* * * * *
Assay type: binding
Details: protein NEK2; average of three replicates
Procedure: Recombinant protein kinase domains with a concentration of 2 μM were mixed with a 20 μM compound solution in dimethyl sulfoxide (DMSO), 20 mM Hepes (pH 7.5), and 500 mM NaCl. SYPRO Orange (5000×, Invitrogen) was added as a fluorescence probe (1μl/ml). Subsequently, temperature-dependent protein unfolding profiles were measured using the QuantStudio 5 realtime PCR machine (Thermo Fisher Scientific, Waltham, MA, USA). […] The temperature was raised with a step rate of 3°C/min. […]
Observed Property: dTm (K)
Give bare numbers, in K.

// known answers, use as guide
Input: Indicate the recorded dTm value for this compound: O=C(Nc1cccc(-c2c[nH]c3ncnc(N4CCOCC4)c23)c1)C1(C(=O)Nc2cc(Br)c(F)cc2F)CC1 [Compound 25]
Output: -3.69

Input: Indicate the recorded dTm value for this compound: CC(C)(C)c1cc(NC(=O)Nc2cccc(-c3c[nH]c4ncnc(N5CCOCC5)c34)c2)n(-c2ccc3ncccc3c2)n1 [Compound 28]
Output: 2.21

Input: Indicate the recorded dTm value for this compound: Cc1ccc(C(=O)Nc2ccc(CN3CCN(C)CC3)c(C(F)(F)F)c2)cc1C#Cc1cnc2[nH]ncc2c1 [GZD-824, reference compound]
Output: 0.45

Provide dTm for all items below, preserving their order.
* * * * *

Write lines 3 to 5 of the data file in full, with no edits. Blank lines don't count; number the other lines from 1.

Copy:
Procedure: Recombinant protein kinase domains with a concentration of 2 μM were mixed with a 20 μM compound solution in dimethyl sulfoxide (DMSO), 20 mM Hepes (pH 7.5), and 500 mM NaCl. SYPRO Orange (5000×, Invitrogen) was added as a fluorescence probe (1μl/ml). Subsequently, temperature-dependent protein unfolding profiles were measured using the QuantStudio 5 realtime PCR machine (Thermo Fisher Scientific, Waltham, MA, USA). […] The temperature was raised with a step rate of 3°C/min. […]
Observed Property: dTm (K)
Give bare numbers, in K.